4 Risks That Will Hamper Your Retirement


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An eternal optimist, Liu-Yue built two social enterprises to help make the world a better place. Liu-Yue co-founded Oxstones Investment Club a searchable content platform and business tools for knowledge sharing and financial education. Oxstones.com also provides investors with direct access to U.S. commercial real estate opportunities and other alternative investments. In addition, Liu-Yue also co-founded Cute Brands a cause-oriented character brand management and brand licensing company that creates social awareness on global issues and societal challenges through character creations. Prior to his entrepreneurial endeavors, Liu-Yue worked as an Executive Associate at M&T Bank in the Structured Real Estate Finance Group where he worked with senior management on multiple bank-wide risk management projects. He also had a dual role as a commercial banker advising UHNWIs and family offices on investments, credit, and banking needs while focused on residential CRE, infrastructure development, and affordable housing projects. Prior to M&T, he held a number of positions in Latin American equities and bonds investment groups at SBC Warburg Dillon Read (Swiss Bank), OFFITBANK (the wealth management division of Wachovia Bank), and in small cap equities at Steinberg Priest Capital Management (family office). Liu-Yue has an MBA specializing in investment management and strategy from Georgetown University and a Bachelor of Science in Finance and Marketing from Stern School of Business at NYU. He also completed graduate studies in international management at the University of Oxford, Trinity College.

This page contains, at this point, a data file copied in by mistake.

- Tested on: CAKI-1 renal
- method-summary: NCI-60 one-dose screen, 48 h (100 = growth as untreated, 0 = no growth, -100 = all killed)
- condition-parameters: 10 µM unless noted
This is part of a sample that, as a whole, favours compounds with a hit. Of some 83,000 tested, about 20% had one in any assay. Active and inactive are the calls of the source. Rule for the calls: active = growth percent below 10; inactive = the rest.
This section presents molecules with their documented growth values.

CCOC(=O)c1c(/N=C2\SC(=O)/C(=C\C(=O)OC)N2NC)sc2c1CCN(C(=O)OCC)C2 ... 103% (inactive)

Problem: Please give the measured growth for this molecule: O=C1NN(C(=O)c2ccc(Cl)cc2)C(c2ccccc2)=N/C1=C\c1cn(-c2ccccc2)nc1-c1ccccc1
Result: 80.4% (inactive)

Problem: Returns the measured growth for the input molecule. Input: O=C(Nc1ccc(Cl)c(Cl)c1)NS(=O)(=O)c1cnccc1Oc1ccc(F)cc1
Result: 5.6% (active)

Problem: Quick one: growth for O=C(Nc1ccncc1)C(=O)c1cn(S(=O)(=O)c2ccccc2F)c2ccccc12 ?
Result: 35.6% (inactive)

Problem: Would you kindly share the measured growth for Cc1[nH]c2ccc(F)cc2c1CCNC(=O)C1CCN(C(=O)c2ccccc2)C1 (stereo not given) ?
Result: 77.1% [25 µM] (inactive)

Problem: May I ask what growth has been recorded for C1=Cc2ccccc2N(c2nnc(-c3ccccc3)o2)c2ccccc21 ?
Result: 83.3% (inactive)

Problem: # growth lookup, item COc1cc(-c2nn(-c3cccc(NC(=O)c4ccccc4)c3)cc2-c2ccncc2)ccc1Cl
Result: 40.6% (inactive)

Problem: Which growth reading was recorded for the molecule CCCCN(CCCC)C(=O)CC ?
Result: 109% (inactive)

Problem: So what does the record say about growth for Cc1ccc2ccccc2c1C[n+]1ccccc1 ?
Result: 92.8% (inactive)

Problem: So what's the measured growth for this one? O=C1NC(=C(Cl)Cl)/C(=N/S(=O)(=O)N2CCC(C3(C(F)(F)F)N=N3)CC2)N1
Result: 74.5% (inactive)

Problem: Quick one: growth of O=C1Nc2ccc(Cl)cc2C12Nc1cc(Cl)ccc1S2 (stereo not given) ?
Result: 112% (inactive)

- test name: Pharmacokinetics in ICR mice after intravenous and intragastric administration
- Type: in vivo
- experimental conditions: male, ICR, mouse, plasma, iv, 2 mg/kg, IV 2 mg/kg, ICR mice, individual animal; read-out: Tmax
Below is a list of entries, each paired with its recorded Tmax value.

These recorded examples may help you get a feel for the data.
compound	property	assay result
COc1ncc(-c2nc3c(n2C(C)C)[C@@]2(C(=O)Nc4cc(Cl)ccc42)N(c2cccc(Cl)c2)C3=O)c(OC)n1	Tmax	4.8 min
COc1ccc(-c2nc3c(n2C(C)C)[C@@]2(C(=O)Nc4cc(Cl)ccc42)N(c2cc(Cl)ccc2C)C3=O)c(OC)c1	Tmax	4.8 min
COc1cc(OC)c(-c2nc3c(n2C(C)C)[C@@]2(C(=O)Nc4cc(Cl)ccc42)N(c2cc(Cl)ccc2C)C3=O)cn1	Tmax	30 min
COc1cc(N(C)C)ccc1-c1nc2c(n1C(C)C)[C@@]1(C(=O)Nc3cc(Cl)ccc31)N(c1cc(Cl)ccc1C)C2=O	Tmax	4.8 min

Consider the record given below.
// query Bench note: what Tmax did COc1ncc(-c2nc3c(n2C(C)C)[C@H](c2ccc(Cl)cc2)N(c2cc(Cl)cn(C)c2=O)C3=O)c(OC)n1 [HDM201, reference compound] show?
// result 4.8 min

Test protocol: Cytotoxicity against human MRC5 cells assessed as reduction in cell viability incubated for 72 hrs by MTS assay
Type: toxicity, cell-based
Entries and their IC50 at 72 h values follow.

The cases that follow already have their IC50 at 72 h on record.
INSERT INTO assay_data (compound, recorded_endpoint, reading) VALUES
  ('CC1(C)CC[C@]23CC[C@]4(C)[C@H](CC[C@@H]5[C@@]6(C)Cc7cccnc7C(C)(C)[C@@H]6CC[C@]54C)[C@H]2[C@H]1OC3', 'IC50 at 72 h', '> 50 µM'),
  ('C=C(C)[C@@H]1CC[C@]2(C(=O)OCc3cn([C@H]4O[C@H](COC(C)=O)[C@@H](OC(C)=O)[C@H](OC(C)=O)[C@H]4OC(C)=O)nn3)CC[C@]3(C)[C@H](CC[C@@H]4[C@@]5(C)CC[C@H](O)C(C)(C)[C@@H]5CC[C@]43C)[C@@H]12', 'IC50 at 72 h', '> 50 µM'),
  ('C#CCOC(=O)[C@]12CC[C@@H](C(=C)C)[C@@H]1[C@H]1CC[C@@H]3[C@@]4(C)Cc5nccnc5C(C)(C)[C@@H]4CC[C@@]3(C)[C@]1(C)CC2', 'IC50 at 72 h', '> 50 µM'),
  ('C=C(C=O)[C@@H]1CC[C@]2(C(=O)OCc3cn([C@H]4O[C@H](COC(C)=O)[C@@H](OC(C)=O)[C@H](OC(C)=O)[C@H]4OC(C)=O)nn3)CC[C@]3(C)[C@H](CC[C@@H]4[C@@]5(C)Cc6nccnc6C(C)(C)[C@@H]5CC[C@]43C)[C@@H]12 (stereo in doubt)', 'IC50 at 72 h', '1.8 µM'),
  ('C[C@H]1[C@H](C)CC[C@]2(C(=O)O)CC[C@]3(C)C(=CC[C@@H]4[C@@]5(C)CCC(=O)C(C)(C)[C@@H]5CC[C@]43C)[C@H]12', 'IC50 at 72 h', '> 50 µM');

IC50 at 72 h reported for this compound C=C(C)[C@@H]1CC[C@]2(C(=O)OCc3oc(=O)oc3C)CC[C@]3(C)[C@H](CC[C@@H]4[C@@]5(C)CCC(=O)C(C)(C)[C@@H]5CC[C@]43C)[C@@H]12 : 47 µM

By Dividend Growth Investor, Invest Place.com,

Investors who plan on living off their assets in retirement face several risks. The risks include inflation, longevity risks, extreme market conditions and liquidity. By creating a diversified dividend portfolio, investors can not only address these risks, but they can have very good odds of achieving a rising stream of dividend income, which means that they might never have to dip into principalto finance their retirement.